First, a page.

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NREL Eastern Renewable Generation Integration Study Redefines What's Possible for Renewables (Text Version)

This is a text version of the video "Eastern Renewable Generation Integration Study: Redefining What's Possible for Renewable Energy."

We started this study with a question.

Can you take one of the largest power systems in the worldone that was designed to work with fossil fuelsand make it work with variable renewables like wind and solar?

We tried to explore what's technically feasible and to identify potential barriers to realizing a cleaner energy future.

It's a project that required big models and big data, and it could only be done at the Department of Energy's National Renewable Energy Laboratory.

The Eastern Interconnection covers 2/3 of the United States and delivers power reliably all the way from New Mexico to Maine. It's a really big system, and one of the most complex in the world.

We wanted to know how a system this vast might operate with more wind, more solar and more natural gas.

The questions we looked at in this study had been around for a really long time.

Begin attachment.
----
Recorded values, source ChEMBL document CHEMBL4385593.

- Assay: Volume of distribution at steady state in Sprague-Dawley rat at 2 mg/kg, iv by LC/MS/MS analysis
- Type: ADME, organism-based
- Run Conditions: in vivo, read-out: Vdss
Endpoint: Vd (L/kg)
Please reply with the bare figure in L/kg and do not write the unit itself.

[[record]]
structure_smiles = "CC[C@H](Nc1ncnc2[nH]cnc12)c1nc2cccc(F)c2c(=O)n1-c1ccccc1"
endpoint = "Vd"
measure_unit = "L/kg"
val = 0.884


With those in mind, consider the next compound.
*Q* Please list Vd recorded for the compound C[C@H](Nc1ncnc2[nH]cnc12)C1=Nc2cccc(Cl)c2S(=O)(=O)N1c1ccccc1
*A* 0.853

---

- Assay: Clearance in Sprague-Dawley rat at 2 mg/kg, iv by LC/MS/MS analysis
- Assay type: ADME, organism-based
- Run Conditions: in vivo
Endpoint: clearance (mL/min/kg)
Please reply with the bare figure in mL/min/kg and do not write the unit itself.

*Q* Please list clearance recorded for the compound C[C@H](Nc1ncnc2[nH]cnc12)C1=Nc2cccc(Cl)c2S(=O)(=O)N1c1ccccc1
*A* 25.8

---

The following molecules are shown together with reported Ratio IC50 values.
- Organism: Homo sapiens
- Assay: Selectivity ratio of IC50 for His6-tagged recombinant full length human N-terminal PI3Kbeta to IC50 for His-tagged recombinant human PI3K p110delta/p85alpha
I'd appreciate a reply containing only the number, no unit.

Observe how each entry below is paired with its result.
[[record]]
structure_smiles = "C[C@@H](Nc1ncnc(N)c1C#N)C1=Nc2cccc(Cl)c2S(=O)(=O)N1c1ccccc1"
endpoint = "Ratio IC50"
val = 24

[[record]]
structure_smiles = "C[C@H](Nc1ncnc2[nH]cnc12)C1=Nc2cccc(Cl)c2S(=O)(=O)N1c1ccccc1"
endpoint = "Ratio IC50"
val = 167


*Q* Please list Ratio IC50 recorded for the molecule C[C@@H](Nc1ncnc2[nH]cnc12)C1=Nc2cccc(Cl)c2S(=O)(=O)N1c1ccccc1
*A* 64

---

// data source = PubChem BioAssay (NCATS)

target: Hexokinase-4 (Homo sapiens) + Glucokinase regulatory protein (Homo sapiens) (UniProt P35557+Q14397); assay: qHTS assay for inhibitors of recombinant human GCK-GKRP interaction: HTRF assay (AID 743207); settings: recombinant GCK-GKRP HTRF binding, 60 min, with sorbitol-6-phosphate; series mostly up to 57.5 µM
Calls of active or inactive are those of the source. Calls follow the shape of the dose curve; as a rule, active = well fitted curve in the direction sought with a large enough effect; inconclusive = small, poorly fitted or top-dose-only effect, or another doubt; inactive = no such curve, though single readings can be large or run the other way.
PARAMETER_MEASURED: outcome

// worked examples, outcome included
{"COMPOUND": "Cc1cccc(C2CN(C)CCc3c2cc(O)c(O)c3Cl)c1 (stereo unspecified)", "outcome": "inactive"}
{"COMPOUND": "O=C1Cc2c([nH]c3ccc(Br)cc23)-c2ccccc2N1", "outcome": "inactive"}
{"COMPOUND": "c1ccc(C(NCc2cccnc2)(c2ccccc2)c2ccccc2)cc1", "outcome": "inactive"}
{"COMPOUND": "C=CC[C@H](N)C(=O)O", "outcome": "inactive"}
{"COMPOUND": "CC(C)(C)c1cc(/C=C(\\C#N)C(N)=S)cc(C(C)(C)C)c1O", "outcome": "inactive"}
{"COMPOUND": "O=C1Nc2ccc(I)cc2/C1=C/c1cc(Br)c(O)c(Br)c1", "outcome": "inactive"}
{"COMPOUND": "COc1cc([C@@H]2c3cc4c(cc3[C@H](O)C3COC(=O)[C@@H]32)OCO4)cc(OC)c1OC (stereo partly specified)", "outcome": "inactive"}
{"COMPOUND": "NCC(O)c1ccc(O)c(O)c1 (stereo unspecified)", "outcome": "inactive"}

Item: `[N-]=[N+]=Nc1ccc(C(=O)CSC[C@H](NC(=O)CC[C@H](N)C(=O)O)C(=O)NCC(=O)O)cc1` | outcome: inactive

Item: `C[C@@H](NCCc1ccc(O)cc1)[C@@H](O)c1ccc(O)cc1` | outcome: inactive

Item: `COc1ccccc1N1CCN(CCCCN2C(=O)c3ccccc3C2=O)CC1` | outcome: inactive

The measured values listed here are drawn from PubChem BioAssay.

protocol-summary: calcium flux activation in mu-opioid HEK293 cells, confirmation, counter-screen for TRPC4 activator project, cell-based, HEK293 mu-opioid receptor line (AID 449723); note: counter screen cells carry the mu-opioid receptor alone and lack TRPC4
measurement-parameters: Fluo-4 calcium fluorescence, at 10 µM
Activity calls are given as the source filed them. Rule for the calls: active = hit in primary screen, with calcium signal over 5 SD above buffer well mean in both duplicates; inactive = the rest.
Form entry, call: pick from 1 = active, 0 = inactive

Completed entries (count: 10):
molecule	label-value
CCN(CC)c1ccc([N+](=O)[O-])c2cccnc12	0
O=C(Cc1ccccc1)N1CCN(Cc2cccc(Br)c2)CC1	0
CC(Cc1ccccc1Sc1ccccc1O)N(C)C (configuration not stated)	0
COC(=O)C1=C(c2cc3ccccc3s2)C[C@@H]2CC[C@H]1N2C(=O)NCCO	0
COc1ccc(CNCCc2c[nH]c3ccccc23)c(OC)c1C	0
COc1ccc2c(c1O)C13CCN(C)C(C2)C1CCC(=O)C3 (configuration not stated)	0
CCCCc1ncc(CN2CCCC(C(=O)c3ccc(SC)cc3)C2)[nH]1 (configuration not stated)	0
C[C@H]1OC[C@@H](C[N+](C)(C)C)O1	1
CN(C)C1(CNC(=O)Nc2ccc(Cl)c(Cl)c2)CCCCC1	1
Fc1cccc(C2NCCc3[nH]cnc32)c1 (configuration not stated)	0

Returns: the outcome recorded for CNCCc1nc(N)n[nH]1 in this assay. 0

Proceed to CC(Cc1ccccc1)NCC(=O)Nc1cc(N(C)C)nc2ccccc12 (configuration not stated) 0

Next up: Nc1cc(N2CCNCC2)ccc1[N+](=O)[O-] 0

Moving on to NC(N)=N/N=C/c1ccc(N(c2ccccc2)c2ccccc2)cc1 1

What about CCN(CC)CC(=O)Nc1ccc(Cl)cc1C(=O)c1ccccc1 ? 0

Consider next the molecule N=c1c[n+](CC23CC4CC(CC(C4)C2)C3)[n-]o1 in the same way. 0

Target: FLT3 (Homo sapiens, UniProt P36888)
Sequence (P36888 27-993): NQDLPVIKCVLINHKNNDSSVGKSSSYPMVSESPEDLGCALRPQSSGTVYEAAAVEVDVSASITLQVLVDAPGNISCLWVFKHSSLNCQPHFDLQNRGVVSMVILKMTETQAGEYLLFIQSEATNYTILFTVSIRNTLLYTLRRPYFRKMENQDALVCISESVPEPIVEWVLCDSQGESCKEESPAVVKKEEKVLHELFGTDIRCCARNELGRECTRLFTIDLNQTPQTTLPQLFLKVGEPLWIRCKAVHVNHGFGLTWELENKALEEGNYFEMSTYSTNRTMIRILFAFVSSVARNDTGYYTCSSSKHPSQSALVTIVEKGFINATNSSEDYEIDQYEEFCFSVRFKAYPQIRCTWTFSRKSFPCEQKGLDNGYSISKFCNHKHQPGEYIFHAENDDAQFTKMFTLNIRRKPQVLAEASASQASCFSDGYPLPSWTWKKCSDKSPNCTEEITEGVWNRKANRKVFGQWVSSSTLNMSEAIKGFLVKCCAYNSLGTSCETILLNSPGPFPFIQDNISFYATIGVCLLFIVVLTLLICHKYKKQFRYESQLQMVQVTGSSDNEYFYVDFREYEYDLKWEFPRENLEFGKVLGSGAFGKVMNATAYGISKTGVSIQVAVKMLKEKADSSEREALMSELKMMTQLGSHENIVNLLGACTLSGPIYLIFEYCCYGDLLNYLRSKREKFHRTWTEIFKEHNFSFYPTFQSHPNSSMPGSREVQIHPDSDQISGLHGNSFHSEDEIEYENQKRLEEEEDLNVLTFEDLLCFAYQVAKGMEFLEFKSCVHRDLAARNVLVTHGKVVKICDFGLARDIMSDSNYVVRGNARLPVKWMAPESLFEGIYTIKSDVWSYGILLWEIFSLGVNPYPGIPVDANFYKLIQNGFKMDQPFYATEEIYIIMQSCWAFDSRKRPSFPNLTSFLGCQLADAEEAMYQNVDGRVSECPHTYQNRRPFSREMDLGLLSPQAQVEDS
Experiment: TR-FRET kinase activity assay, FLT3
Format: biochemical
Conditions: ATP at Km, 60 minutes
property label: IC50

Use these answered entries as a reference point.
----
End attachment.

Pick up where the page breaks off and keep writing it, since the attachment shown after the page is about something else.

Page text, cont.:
We wanted to roll back a lot of the simplifying assumptions that we've been making in the industry for the last 25 years.

In the Insight Center, we could see things that we couldn't see in the raw data alone.

We were able to animate the time series data. And when we did, a new story began to unfold.

Take a look at what's happening here...

It's late November, and nearly 50% of the generation is from wind and solar PV.

Load is low, and we see high amounts of curtailment in the Great Plains, until a forecast error unfolds.

Over the next 6 hours, the system experiences a 35 GW forecast error and solar generation peaks at 100GW. To manage this change in wind, the setting sun, and a rapidly growing evening load, the system needed dispatchable wind and solar resources, quick start gas generators, the ability to transfer electricity across large parts of North America.

This is a challenging set of conditions. But what we saw, is that the system still worked.

Bottom line: we show that the Eastern Interconnection can operate at a 5-minute level with 30% wind and solar.

Situations like this signal a potential opportunity for new technologies like demand response, energy storage, and electric vehicles.

We're looking forward to studying those tools and others as part of the Department of Energy's Grid Modernization Initiative.

My work excites me because we're redefining what's possible with clean energy around the world.